Warroad Is Focus For HDM
Though most will play indoors, many of Minnesota’s college programs will still be in action this Saturday on Hockey Day Minnesota.
On the very weekend when Minnesota celebrates all things hockey during its annual outdoor hockey extravaganza called Hockey Day Minnesota, some teams will be too caught up in their own intricacies to worry about the three-day, all-age competition that this year will be held on the outdoor-ice facility built on the Warroad High School football stadium field.
This is the 18th Hockey Day Minnesota, and it makes you wonder what it took those who make such decisions so long before going to the northernmost reaches of the state to select Warroad as the host. The town population is about 1,800, which is only a percentage of those inside Warroad Gardens, the perfect indoor arena that fills up for every home game of the Warroad Warriors.
The town also boasts some of the greatest iconic players of Minnesota’s long hockey history, and is half of the state’s most intense hockey rivalry. The other half is Roseau, which is about 20 miles to the west of Warroad. Travel five miles east to find Baudette, another small town that would rather boast about its walleye fishing than its hockey.
Warroad, located on the southwesternmost tip of Lake Of The Woods, a huge, sprawling lake that stretches into Canada and houses various resorts and cabins and countless of the delectable-eating walleyes, would never shrug off its fishing heritage, but it also would never let it intrude on its love of hockey.
If you go back in the annals of state hockey, you find legendary names such as Max Oshie, the Marvin family, brothers Gordon, Roger and Billy Christian, Henry Boucha, Alan Hangsleben, Gopher All-America Larry Olimb, and on up to the modern era, when T.J. Oshie of the Washington Capitals and Brock Nelson of the New York Islanders carry the torch for Warroad’s current presence in the NHL.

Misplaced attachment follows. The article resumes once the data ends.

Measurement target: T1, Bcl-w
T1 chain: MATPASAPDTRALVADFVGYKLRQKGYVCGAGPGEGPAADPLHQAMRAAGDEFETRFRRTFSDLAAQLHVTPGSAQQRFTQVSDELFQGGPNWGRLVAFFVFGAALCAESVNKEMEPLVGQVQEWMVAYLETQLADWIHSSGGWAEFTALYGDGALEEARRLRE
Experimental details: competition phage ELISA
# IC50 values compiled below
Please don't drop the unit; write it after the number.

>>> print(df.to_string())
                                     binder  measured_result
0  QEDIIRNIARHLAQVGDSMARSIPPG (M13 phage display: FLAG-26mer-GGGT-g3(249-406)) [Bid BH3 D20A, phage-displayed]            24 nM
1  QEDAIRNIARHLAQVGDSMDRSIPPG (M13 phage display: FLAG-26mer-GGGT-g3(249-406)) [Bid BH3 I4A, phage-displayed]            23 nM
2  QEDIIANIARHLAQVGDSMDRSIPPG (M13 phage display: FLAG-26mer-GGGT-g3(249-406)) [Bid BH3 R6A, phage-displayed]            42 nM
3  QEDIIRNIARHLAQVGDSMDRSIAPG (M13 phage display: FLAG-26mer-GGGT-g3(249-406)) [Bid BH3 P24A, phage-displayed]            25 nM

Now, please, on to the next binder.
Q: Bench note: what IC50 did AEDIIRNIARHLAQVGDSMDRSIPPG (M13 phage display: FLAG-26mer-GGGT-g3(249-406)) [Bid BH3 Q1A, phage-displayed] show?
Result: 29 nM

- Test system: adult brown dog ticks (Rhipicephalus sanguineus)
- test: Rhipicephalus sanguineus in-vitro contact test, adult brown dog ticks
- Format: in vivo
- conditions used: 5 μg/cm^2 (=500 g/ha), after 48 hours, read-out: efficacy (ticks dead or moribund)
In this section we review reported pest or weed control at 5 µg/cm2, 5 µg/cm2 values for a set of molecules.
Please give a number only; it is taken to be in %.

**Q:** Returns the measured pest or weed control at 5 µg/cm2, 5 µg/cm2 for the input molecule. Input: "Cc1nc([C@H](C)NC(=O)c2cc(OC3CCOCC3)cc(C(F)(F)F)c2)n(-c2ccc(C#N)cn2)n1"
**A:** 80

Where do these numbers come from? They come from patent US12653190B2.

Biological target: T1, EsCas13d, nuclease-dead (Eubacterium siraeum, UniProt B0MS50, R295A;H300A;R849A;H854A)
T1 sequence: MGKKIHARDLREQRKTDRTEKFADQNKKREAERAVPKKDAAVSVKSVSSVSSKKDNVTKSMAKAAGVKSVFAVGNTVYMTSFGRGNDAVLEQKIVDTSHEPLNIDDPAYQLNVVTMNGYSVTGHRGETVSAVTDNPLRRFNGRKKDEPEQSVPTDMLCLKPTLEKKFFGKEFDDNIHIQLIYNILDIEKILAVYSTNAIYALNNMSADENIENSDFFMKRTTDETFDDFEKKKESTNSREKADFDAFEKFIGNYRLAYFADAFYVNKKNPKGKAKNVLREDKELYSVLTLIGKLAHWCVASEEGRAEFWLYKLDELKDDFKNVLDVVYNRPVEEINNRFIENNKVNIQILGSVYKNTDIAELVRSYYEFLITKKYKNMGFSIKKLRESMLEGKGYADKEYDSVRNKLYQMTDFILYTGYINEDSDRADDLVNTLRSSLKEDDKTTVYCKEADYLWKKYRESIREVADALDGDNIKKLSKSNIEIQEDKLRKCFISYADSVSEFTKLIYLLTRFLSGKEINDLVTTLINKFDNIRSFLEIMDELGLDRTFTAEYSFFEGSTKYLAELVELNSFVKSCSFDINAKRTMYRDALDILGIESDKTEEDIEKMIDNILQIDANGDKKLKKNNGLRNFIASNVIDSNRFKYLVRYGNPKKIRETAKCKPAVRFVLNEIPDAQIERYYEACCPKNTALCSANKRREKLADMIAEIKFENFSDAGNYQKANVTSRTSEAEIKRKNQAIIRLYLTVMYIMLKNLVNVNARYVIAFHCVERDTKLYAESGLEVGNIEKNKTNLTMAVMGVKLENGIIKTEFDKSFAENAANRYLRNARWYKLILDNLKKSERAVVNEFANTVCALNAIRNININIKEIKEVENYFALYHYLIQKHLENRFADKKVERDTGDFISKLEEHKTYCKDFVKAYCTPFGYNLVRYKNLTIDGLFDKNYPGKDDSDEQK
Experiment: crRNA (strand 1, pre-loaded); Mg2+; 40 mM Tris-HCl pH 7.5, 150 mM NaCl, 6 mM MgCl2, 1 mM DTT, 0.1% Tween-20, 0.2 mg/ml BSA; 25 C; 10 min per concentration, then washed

The Marvin family owns Marvin Windows, the largest employer in the area and the builder of classic windows and doors for home building. Cal Marvin, meanwhile, managed the Warroad Lakers, a senior men’s team that lured outstanding ex-college stars to Warroad to work, make a living and play for an amateur team that was the only American senior team to win Canadian amateur senior championships.
The Christian Brothers ran the Christian Brothers Hockey Stick factory, which once filled the stockrooms of all the top area Division I colleges. They played at North Dakota, and the three brothers all played together on the National and Olympic teams including the 1960 gold-medal U.S. Olympic team that beat the Russians and won Gold at Squaw Valley, Calif.
So, the subtle highlight of Hockey Day Minnesota, with games televised by Bally Sports North, is that there are great high school games. That includes the 4:30 p.m. Saturday-afternoon battle between the Warroad and Roseau boys’ teams. But at 8 p.m. Friday, there will be a Warroad-Roseau alumni game — which could be a classic, depending on who can round up more alumni.
Otherwise, an almost constant flow of strong high school games, a men’s college game with Concordia College-Moorhead facing St. Olaf, a high-ranking Wayzata-Moorhead boys’ high school game, plus high school girls’ varsity and JV games will run throughout the days on Thursday, Friday and Saturday. The climax is supposed to be the Saturday night game with Anaheim facing the Wild at Xcel Energy Center in St. Paul.
UMD women’s team in midst of tough stretch